The management of scientists and engineers has been a subject of study for several decades. Scores of papers have been written about ways to increase their performance, satisfaction and retention. In a 1988 article in Research * Technology Management, Badawy reviewed the literature and summarized what was known then about managing scientists and engineers (1).
While much about doing R&D has remained the same since then, much has also changed. Today, as then, scientists and engineers are doing work that is essentially technical. They are still asked to solve problems, find information, and discover relationships among phenomena that may lead to the development of new products, services and processes. Today, however, the R&D business environment is more competitive and complex. Strategic shifts have led to more emphasis on development and less on research. Time-to-market is more critical than before, so project cycle time reduction is critical. Structural shifts have led to relatively less effort on internal R&D and more on alliances, outsourcing and partnerships. Intellectual property is increasingly being treated as a core competency. New computer and telecommunications technologies facilitate work. Teamwork has become widespread. Emphasis has changed from commanding and controlling people to leading them. The diversity of the technical workforce has increased significantly. Scientists and engineers are more likely to experience tensions between work and family life.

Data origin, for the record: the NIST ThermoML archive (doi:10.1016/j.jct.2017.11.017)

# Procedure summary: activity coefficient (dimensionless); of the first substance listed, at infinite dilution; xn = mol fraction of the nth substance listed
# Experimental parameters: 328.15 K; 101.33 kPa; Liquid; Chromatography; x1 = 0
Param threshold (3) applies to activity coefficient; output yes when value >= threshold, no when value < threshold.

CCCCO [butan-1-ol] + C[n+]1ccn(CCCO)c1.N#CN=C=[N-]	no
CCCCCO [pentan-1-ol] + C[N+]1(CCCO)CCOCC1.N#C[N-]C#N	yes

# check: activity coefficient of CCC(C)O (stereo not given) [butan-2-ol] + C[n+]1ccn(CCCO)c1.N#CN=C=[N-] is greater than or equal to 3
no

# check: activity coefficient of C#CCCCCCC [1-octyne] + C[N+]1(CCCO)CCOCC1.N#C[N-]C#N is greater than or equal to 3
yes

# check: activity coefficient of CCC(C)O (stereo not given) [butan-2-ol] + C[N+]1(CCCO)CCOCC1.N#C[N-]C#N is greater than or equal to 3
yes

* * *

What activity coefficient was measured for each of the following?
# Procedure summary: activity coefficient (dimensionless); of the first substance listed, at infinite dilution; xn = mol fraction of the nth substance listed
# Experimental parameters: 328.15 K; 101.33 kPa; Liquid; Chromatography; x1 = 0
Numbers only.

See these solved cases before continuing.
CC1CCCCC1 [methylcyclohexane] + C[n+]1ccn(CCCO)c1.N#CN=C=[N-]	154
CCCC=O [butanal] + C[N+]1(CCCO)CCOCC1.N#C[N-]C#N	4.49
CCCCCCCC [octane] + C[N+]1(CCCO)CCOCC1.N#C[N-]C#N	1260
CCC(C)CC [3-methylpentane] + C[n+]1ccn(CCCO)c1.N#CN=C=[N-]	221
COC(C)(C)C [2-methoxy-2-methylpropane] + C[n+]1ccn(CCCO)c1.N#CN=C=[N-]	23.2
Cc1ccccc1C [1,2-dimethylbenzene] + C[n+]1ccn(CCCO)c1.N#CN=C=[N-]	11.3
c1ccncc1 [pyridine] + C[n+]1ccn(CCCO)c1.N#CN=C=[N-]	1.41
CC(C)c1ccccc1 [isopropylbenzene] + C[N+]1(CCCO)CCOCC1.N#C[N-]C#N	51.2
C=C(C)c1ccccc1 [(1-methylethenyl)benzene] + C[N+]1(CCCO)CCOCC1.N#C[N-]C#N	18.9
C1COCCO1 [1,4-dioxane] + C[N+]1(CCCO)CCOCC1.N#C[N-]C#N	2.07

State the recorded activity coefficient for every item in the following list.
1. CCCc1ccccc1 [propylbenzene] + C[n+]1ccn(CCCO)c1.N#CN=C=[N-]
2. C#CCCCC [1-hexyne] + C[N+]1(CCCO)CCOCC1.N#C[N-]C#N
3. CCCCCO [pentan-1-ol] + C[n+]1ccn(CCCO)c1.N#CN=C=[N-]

This article reviews the literature since 1988 on managing scientists and engineers. After explaining our approach to reviewing that literature, we begin with the four areas identified by Badawy: human resources planning, rewarding scientists and engineers, appraising the performance of scientists and engineers, and career management. Then, we review work on the six important new topics: cross-functional teams, leading scientists and engineers, knowledge management, demographic diversity, electronic technology, and outsourcing. We shall conclude with the implications of the review for scientists, engineers and their managers, and recommend actions (summarized in Table 2) for leading scientists and engineers in today's business environment. For readers seeking a quick overview, Table 1 summarizes what the 102 studies we identified suggest is new in the 10 topical areas.
Trends in the Literature
We began our review of the literature by using Proquest Direct, a comprehensive computerized database of business and management journals, to search on key phrases such as "managing technical professionals," "outsourcing and R&D," "flexible workers and R&D," and "turnover and R&D." In addition, we contacted several researchers active in the field for a list of their recent articles.